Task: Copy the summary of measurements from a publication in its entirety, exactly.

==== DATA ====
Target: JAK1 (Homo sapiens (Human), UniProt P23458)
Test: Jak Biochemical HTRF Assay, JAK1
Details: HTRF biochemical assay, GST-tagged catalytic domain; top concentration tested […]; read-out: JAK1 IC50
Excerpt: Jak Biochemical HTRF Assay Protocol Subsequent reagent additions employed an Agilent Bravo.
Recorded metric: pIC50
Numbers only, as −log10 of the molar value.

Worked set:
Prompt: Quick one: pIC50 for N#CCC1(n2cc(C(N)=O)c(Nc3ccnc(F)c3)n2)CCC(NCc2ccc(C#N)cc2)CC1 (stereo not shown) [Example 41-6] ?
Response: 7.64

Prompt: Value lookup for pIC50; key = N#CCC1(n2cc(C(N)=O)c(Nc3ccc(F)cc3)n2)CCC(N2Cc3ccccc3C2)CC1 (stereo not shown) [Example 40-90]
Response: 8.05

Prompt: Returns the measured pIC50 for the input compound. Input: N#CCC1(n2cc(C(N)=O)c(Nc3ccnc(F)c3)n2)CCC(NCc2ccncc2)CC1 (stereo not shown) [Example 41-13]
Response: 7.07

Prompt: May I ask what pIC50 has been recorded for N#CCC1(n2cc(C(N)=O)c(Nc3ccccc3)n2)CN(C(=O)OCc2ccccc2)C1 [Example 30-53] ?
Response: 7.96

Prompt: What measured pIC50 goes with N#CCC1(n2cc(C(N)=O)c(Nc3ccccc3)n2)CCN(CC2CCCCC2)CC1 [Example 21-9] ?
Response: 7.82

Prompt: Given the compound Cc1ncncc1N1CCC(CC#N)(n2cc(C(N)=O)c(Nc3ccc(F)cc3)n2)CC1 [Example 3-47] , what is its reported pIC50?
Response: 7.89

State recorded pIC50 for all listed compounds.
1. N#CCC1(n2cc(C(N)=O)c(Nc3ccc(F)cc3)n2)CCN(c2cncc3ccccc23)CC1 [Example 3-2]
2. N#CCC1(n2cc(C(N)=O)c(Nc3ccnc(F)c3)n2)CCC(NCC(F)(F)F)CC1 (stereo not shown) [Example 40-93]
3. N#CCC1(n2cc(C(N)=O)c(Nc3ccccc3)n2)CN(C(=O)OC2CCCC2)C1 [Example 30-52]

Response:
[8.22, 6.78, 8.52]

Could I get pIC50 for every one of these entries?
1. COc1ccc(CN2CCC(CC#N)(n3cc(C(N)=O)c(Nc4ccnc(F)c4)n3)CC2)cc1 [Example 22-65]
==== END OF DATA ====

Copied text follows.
Target: JAK1 (Homo sapiens (Human), UniProt P23458)
Test: Jak Biochemical HTRF Assay, JAK1
Details: HTRF biochemical assay, GST-tagged catalytic domain; top concentration tested […]; read-out: JAK1 IC50
Excerpt: Jak Biochemical HTRF Assay Protocol Subsequent reagent additions employed an Agilent Bravo.
Recorded metric: pIC50
Numbers only, as −log10 of the molar value.

Worked set:
Prompt: Quick one: pIC50 for N#CCC1(n2cc(C(N)=O)c(Nc3ccnc(F)c3)n2)CCC(NCc2ccc(C#N)cc2)CC1 (stereo not shown) [Example 41-6] ?
Response: 7.64

Prompt: Value lookup for pIC50; key = N#CCC1(n2cc(C(N)=O)c(Nc3ccc(F)cc3)n2)CCC(N2Cc3ccccc3C2)CC1 (stereo not shown) [Example 40-90]
Response: 8.05

Prompt: Returns the measured pIC50 for the input compound. Input: N#CCC1(n2cc(C(N)=O)c(Nc3ccnc(F)c3)n2)CCC(NCc2ccncc2)CC1 (stereo not shown) [Example 41-13]
Response: 7.07

Prompt: May I ask what pIC50 has been recorded for N#CCC1(n2cc(C(N)=O)c(Nc3ccccc3)n2)CN(C(=O)OCc2ccccc2)C1 [Example 30-53] ?
Response: 7.96

Prompt: What measured pIC50 goes with N#CCC1(n2cc(C(N)=O)c(Nc3ccccc3)n2)CCN(CC2CCCCC2)CC1 [Example 21-9] ?
Response: 7.82

Prompt: Given the compound Cc1ncncc1N1CCC(CC#N)(n2cc(C(N)=O)c(Nc3ccc(F)cc3)n2)CC1 [Example 3-47] , what is its reported pIC50?
Response: 7.89

State recorded pIC50 for all listed compounds.
1. N#CCC1(n2cc(C(N)=O)c(Nc3ccc(F)cc3)n2)CCN(c2cncc3ccccc23)CC1 [Example 3-2]
2. N#CCC1(n2cc(C(N)=O)c(Nc3ccnc(F)c3)n2)CCC(NCC(F)(F)F)CC1 (stereo not shown) [Example 40-93]
3. N#CCC1(n2cc(C(N)=O)c(Nc3ccccc3)n2)CN(C(=O)OC2CCCC2)C1 [Example 30-52]

Response:
[8.22, 6.78, 8.52]

Could I get pIC50 for every one of these entries?
1. COc1ccc(CN2CCC(CC#N)(n3cc(C(N)=O)c(Nc4ccnc(F)c4)n3)CC2)cc1 [Example 22-65]